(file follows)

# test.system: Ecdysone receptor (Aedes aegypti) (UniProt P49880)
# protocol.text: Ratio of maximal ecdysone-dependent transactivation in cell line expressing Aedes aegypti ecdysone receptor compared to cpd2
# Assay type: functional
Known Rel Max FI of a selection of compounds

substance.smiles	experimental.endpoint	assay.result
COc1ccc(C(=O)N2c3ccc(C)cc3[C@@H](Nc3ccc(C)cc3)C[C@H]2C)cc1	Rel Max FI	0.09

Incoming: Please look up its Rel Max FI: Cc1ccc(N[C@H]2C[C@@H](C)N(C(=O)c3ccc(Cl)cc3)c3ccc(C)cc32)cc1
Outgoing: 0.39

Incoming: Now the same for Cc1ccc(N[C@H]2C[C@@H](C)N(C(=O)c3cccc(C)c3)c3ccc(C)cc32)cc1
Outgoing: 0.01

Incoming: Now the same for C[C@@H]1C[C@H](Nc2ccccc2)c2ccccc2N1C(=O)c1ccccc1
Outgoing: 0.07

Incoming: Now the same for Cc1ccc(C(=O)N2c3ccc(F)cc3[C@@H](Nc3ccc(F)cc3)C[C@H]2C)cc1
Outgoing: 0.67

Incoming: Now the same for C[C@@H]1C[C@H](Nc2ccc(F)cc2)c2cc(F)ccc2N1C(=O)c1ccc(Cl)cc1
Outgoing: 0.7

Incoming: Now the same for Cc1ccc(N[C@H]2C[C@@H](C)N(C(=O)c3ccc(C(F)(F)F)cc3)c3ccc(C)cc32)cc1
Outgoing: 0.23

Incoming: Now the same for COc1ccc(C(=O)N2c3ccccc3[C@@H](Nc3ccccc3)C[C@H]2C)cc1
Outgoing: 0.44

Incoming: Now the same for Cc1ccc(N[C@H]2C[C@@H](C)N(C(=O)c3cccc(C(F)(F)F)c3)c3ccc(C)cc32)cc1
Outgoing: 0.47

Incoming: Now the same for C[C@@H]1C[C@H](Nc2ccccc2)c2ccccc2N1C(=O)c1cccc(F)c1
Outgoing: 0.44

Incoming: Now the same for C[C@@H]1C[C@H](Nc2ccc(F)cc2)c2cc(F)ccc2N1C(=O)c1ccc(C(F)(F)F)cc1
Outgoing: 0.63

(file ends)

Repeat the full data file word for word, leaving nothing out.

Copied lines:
# test.system: Ecdysone receptor (Aedes aegypti) (UniProt P49880)
# protocol.text: Ratio of maximal ecdysone-dependent transactivation in cell line expressing Aedes aegypti ecdysone receptor compared to cpd2
# Assay type: functional
Known Rel Max FI of a selection of compounds

substance.smiles	experimental.endpoint	assay.result
COc1ccc(C(=O)N2c3ccc(C)cc3[C@@H](Nc3ccc(C)cc3)C[C@H]2C)cc1	Rel Max FI	0.09

Incoming: Please look up its Rel Max FI: Cc1ccc(N[C@H]2C[C@@H](C)N(C(=O)c3ccc(Cl)cc3)c3ccc(C)cc32)cc1
Outgoing: 0.39

Incoming: Now the same for Cc1ccc(N[C@H]2C[C@@H](C)N(C(=O)c3cccc(C)c3)c3ccc(C)cc32)cc1
Outgoing: 0.01

Incoming: Now the same for C[C@@H]1C[C@H](Nc2ccccc2)c2ccccc2N1C(=O)c1ccccc1
Outgoing: 0.07

Incoming: Now the same for Cc1ccc(C(=O)N2c3ccc(F)cc3[C@@H](Nc3ccc(F)cc3)C[C@H]2C)cc1
Outgoing: 0.67

Incoming: Now the same for C[C@@H]1C[C@H](Nc2ccc(F)cc2)c2cc(F)ccc2N1C(=O)c1ccc(Cl)cc1
Outgoing: 0.7

Incoming: Now the same for Cc1ccc(N[C@H]2C[C@@H](C)N(C(=O)c3ccc(C(F)(F)F)cc3)c3ccc(C)cc32)cc1
Outgoing: 0.23

Incoming: Now the same for COc1ccc(C(=O)N2c3ccccc3[C@@H](Nc3ccccc3)C[C@H]2C)cc1
Outgoing: 0.44

Incoming: Now the same for Cc1ccc(N[C@H]2C[C@@H](C)N(C(=O)c3cccc(C(F)(F)F)c3)c3ccc(C)cc32)cc1
Outgoing: 0.47

Incoming: Now the same for C[C@@H]1C[C@H](Nc2ccccc2)c2ccccc2N1C(=O)c1cccc(F)c1
Outgoing: 0.44

Incoming: Now the same for C[C@@H]1C[C@H](Nc2ccc(F)cc2)c2cc(F)ccc2N1C(=O)c1ccc(C(F)(F)F)cc1
Outgoing: 0.63